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jpc November 16, 2012 02:32

boundary conditions for a pipe underwater
i have a tube that is completely submerged in water
it is oriented horizontally ("parallel" to the water surface)
it is open on both ends
it is ok to assume that the hydrostatic pressure effect (pressure difference from top to bottom can be ignored) and that the depth is unimportant (ie, atmospheric pressure is ok)

in an internal analysis, what type of BCs would you apply on each end?
static pressure?
total pressure?

in this specific case i'm using solidworks flow simulation and inside the tube is a prop rotating at a specific RPM that i'm interested in understanding its thrust.

thrust results with static pressure of 101325 on each side are different than using flow simulation's environmental pressure that sets a total pressure of 101325 on the inlet and static pressure of 101325 on the other end. with static pressure the static pressure difference is about 5Pa, the environmental pressure case about 4000Pa. total thrust is about 1.5x larger in the environmental pressure case but average velocity at the oulet and mass flow/volume flow rates are similar for both cases.

the obvious answer seems to be go with an external analysis instead of prescribing the boundary conditions on the ends of the tube and that better matches the environmental pressure case but i'm curious to know if anyone has an opinion on the setup. or whether someone knows where setting static pressures are considered "starting points" or if they should be forced at all times by the software. (ie the pressure drop is the incorrect part)


jpc November 21, 2012 15:54

hi, any ideas?

Rami November 22, 2012 03:42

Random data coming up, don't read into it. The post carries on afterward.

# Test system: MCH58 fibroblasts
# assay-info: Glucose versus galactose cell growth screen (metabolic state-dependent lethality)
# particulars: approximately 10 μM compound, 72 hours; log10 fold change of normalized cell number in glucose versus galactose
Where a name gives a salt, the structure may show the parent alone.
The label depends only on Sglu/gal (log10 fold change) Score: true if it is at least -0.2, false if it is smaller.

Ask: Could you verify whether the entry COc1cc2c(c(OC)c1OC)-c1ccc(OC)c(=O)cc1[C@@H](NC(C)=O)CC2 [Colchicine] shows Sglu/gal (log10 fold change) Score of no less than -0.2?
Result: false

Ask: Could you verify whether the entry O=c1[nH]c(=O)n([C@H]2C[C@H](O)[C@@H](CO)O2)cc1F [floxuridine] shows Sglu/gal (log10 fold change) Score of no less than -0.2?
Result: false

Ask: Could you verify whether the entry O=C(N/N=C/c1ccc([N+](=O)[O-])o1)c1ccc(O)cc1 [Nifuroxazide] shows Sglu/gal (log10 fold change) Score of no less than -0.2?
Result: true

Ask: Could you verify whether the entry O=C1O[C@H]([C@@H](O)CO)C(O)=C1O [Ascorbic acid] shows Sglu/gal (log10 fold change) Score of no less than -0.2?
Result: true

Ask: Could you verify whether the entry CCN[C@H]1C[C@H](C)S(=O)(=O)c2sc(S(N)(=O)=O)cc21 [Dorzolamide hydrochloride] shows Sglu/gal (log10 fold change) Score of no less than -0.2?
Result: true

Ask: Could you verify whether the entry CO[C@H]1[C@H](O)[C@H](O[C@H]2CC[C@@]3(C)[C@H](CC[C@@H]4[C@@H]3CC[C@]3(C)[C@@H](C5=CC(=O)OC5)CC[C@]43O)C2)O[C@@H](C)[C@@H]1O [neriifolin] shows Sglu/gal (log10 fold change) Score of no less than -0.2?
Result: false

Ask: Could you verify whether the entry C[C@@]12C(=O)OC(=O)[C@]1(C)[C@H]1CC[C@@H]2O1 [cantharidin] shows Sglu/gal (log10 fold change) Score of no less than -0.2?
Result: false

If you wish to get answers, you should further clarify your problem, e.g.,: is there a flow, and how is the pipe oriented to it, how deep is the pipe, etc.


jpc November 28, 2012 12:20

Hi Rami, please let me know what I'm missing from my original problem definition.

Regarding your questions, I think there was only one that I missed which was "is there flow". The simple answer is no, consider that the pipe is submerged in completely still water. The actual answer is yes because inside the pipe there is actually a prop that is pulling fluid from one side to another so that will generate flow.

Regarding orientation, the pipe's axis is horizontal with the water surface. If we consider y the direction of gravity, we could consider that the x or z direction.

How deep is the pipe, let's consider it right at the surface and that it's diameter is relatively small such that the hydrostatic pressure difference from the top to the bottom is insignificant and that the actual increase in pressure from being at depth is insiginificant. Also, for the purpose of this analysis we can ignore the effect of the surface.

jpc December 7, 2012 13:39

no body has ideas/suggestions?

jpc January 9, 2013 16:57

cross post

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